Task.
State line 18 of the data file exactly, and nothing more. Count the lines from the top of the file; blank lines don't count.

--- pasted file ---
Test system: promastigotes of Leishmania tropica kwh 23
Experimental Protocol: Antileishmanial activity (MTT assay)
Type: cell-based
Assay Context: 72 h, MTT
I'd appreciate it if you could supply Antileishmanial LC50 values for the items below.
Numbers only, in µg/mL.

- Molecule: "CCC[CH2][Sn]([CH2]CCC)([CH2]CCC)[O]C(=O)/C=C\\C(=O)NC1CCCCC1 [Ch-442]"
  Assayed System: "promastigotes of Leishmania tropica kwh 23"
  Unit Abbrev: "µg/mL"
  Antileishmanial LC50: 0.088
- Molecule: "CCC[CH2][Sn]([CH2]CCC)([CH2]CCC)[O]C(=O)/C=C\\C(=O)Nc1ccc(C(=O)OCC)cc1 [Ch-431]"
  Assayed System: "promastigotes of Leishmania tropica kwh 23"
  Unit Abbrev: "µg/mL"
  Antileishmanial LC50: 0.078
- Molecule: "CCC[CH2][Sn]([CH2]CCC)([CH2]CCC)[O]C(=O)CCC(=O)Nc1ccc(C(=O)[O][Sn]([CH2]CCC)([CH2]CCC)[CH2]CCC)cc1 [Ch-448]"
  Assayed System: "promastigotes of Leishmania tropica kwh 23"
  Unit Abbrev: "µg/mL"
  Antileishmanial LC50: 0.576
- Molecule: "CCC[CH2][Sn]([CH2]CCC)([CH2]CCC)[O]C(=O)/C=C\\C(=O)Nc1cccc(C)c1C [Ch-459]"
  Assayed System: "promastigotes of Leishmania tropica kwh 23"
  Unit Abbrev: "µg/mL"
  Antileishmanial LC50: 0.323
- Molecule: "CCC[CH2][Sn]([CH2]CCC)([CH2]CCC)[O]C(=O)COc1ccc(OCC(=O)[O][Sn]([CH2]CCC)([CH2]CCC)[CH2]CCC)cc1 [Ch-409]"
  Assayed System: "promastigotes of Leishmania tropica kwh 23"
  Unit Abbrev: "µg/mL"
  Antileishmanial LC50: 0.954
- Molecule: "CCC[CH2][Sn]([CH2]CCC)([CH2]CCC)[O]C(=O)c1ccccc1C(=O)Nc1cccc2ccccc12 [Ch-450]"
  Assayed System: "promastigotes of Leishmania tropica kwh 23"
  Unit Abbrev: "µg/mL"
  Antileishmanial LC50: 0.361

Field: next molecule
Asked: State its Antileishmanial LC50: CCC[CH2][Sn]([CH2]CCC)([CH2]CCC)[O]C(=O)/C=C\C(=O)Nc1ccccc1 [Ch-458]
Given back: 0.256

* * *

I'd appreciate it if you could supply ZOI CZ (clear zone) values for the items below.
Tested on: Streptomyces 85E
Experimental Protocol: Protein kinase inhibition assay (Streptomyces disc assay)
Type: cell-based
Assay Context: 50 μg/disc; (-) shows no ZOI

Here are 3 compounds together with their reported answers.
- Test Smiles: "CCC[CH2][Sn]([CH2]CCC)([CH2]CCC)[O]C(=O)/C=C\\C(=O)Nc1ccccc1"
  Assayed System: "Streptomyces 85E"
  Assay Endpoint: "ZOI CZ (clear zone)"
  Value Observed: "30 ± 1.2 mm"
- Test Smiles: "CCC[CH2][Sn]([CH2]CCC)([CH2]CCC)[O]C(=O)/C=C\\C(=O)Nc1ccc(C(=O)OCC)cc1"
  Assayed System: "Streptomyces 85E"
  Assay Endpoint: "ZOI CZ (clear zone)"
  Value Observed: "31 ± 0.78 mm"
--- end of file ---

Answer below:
  Antileishmanial LC50: 0.576